Ireland women’s hockey side to take centre stage on Olympic pop-up pitch

Large turnout expected for Canada showdown as €250,000 pitch comes to Donnybrook

The Britain team form a huddle on the world’s first fully portable international standard hockey pitch during the match with New Zealand at Twickenham Stoop in June. photograph: Alex Davidson/Getty

The Britain team form a huddle on the world’s first fully portable international standard hockey pitch during the match with New Zealand at Twickenham Stoop in June. photograph: Alex Davidson/Getty

 

In June of this year, the world’s first fully portable international standard hockey pitch was installed at The Twickenham Stoop ahead of the Pro League international matches between Britain and New Zealand. The pitch was 100m long by 60m wide plus run-off space.

Calling it the biggest breakthrough in the sport since the 1976 Olympic Games in Montreal, it was laid down over the grass pitch in less than a week, causing no damage to the Harlequins rugby surface underneath.

The technology that allows the pitches to be laid over almost any existing flat surface is seen as a game changer for the non-major sports like hockey, which this week will play two Olympic qualifying matches at Leinster Rugby’s Energia Park.

The pop-up hockey pitch, which meets Olympic spec standards, is laid on top of the existing synthetic rugby pitch. Over the weekend that process began in Donnybrook.

While both the rugby and hockey pitches are synthetic, because of the different surfaces required by each sport, the hockey pitch surface is unsuitable for rugby and vice versa.

The idea is simple. While minority sports such as hockey are unable to fill large stadia like the one in Donnybrook for their club or international matches, they can do it for spectacles such as the Irish women’s double-header against Canada this weekend in a winner-takes-all format.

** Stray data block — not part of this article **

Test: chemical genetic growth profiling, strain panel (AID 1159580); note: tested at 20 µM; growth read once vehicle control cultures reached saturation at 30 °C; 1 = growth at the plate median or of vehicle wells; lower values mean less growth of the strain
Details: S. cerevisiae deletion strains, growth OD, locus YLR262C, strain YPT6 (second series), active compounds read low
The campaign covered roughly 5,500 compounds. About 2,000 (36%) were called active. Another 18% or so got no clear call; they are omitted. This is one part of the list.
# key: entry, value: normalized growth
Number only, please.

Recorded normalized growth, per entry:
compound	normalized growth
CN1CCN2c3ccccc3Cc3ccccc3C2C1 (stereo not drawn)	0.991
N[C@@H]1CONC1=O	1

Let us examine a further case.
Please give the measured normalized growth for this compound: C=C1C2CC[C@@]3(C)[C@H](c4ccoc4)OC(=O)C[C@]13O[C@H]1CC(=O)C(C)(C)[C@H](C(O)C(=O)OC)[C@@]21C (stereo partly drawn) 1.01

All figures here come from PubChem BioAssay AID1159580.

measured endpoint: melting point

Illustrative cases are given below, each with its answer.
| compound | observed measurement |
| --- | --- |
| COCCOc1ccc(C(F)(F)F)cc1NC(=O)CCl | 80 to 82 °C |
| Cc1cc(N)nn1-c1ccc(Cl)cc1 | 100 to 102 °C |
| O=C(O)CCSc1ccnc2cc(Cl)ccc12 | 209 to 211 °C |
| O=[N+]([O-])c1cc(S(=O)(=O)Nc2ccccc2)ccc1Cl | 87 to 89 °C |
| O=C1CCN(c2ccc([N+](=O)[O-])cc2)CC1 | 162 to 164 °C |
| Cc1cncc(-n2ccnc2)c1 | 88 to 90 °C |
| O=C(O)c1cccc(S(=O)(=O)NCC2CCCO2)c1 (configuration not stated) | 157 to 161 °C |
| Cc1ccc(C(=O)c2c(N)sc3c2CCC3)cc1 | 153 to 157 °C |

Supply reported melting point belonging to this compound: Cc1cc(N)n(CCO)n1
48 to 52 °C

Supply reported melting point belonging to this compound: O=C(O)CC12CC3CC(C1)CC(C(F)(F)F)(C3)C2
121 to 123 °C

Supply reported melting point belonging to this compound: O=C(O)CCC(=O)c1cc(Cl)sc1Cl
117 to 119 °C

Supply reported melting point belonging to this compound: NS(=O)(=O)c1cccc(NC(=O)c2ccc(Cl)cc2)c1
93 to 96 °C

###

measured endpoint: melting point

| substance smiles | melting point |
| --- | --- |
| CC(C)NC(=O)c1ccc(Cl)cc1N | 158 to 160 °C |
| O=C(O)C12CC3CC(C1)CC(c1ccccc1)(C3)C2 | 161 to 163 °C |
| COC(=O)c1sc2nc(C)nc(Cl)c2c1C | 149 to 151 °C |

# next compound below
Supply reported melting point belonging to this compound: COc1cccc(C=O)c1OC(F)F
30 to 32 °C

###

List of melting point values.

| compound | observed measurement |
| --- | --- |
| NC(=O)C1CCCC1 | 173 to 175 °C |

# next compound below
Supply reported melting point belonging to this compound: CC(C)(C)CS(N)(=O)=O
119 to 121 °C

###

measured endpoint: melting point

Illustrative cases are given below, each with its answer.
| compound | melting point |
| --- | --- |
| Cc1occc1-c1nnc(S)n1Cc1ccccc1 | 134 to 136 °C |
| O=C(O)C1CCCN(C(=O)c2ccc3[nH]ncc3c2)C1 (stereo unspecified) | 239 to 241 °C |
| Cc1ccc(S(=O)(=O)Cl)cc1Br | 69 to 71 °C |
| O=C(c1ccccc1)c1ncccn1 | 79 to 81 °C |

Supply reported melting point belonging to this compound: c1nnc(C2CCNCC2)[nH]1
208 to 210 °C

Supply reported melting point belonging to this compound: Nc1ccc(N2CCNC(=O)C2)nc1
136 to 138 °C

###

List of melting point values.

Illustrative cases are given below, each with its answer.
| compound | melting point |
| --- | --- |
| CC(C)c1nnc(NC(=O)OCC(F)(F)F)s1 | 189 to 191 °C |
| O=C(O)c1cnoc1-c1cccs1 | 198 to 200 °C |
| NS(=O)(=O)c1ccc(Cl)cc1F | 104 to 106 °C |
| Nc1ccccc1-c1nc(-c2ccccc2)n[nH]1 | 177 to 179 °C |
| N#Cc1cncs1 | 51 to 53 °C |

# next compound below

Ireland’s Megan Frazer and Emily Beatty: the side gains Olympic qualification if it can beat Canada. Photograph: Bryan Keane/Inpho
Ireland’s Megan Frazer and Emily Beatty: the side gains Olympic qualification if it can beat Canada. Photograph: Bryan Keane/Inpho

The successful team over the two matches earns direct entry into next summer’s Olympics in Tokyo. An Irish women’s hockey team has never before qualified for an Olympic Games.

Ambitious

“It is ambitious,” says Hockey Ireland CEO Jerome Pels. “But it’s a unique set of circumstances. We all know how many people came to welcome the team back after the World Cup. We never expected 10,000 people so we believe it’s a unique moment in time where the [Irish] girls are this high level. The Olympic qualifier, that format is pretty unique as well. That unique set of circumstances basically justified the plan.”

The pitch surface used at Twickenham Stoop is cutting edge and developed by a company called Polytan. After the Stoop it was disassembled to be installed at Bisham Abbey for the men’s and women’s GB teams to prepare for Tokyo. The Bisham Abbey pitch will then move to Lilleshall for young players in the country’s national age groups.

Big Stadium Hockey, the company behind rolling out the pitch, is using the same system they used at Harlequins and for the Dublin installation the cost will come in at a little under €250,000.

“The final figures we haven’t got. It’s probably a little bit less,” says Pels.

For that Hockey Ireland gets its pitch in a pre-existing stadium that holds over 6,000 fans and Leinster Rugby gets additional rental income. While there is considerable savings in not having construction costs, there are a number of price points, the rental cost from Leinster Rugby and the building, taking down and leasing of the pitch.